Written by: Namar Al-Ganas and Robert Wagner, MD

Over the last six and a half years, many new and innovative strategies for delivering healthcare have surfaced, especially with the introduction of the Affordable Care Act of 2010 signed into law by President Obama. Transitioning from volume to value in healthcare reimbursement is well underway with the introduction of bundled payments for Comprehensive Care for Joint Replacements (CJR) on April 1, 2016, and soon, a bundle in cardiology. In the midst of these radical and important changes to the U.S. healthcare system, this becomes a great opportunity to excel at the basics of healthcare management in order to better respond to the turbulence that change often brings. This includes but isn’t limited to market positioning, margin awareness, revenue cycle essentials, effective recruiting, and tackling fear.

Market positioning can simply be defined by how your organization is viewed by patients (or customers) in the marketplace. There is a subtle point here, “viewed by patients”; meaning it matters less what senior leadership thinks is the position of the organization. While it is important for senior leadership to understand how they want to be positioned in the marketplace and take actions to achieve this, the reality of a market position is determined from the perception of the patients. So how do you gauge this perception and know what steps to take to be closer in alignment with the intention of leadership? A thorough market assessment by your strategy department or third party can help uncover the reality and identify actionable steps to achieve the desired market position of your organization.

Once market positioning is defined, it is key to review exactly how your organization earns revenue and turns a profit. In other words, being aware of what drives a positive profit margin is key for defining marketing efforts and what your organization decides to “double down” on. For example, selling more and doing more in the mostly volume-based current environment isn’t always good for the organization’s profits, especially if the service has a negative contribution margin. In other words, are you fully aware of the costs associated with performing a service that you think is the key to healthy financial performance?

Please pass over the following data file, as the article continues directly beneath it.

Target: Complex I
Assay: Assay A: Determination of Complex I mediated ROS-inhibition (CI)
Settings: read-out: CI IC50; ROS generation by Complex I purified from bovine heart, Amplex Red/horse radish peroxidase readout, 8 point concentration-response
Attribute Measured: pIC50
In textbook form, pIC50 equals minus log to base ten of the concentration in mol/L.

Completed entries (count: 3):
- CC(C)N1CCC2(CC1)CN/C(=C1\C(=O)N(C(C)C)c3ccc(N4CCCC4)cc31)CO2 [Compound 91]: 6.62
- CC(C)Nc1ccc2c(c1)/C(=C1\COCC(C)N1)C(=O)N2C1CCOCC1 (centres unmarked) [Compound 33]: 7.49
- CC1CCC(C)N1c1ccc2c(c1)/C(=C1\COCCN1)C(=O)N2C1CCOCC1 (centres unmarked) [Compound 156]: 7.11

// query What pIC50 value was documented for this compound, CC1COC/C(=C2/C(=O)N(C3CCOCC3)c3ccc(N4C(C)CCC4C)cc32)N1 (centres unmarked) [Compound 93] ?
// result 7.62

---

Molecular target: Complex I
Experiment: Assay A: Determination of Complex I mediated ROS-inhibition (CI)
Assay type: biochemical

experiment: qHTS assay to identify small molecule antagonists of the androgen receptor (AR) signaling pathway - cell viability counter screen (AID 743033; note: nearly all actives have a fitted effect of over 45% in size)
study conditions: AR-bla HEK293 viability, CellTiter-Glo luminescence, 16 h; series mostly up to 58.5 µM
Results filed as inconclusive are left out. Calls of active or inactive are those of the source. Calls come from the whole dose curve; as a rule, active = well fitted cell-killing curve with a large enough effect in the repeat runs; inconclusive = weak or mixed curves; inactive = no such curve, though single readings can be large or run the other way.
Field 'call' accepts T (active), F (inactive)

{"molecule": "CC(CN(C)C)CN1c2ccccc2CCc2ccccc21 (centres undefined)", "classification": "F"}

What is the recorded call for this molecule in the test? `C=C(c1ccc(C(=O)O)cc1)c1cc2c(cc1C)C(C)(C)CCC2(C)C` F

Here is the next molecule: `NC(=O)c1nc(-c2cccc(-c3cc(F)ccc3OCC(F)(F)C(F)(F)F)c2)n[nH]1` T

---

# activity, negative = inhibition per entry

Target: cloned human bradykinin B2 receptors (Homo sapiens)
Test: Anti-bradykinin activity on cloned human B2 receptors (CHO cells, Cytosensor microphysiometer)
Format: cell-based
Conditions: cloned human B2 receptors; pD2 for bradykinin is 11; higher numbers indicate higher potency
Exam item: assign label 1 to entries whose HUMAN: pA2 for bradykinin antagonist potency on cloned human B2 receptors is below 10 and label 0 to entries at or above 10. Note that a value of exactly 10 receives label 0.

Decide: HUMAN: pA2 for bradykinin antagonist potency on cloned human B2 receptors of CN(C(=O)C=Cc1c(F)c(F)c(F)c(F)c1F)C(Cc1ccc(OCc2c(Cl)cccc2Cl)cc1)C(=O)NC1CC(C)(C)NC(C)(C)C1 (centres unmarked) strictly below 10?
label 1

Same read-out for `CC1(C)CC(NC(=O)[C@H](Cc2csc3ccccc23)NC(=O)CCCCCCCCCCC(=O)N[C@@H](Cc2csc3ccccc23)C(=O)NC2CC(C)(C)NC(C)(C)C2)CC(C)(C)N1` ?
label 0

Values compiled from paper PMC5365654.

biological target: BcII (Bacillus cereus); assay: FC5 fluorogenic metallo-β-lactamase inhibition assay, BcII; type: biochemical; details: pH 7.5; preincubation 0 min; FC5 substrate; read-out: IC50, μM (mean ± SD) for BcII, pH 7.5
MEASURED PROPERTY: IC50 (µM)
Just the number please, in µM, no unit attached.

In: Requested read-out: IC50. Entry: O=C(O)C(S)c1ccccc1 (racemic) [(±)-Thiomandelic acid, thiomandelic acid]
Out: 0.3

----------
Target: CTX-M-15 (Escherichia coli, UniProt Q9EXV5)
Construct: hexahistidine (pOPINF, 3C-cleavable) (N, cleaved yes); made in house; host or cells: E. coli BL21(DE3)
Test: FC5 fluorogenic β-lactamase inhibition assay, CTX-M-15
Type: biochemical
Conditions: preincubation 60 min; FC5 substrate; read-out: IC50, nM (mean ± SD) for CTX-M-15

The process of turning a patient service into revenue is becoming even more complex with the move to value-based purchasing. Optimizing revenue cycle functions would help position a healthcare organization to better respond to the changes in future reimbursement policies. A few key functions worth assessing include patient access, pre-authorization, coding, billing processes, and payment posting. Are the resources needed to perform this work being used efficiently? A cost-to-collect analysis is a way to help gauge the performance of the people and processes within your revenue cycle.

In the world of human resources, we have all heard the phrase: “people are our most important assets”. So do we really know how to attract and retain these most important assets? Research has repeatedly shown that “A players” look for an employer that offers an environment with the best people, challenges, opportunities, growth (professional and personal), and compensation – in that order. As Jack Welch once said, “The one thing that hasn’t changed is the team that fields the best players, wins.”

With the right people on board, healthcare leaders will be positioned to double down on winning strategies and slash the ones that are not good for the organization or the patient. Additionally, having the right people on board enables organizations to “agitate in order to improve. “ Many leaders fall short of hitting their goals, not because of external market factors or poor internal processes, but because their team may be too afraid to “rock the boat.” A great book that fully addresses this leadership challenge is called A Failure of Nerve by Edwin Friedman, where the author provides strategies and solutions for being a proactive leader who does not fall victim to anxiety or “paralysis by analysis.”

The challenges of integrating value-based policies into business processes will occupy the minds of healthcare leaders now and in the future. However, finding the opportunity to get “back to basics” of healthcare management can provide a stable foundation for surviving and potentially thriving in an uncertain future environment.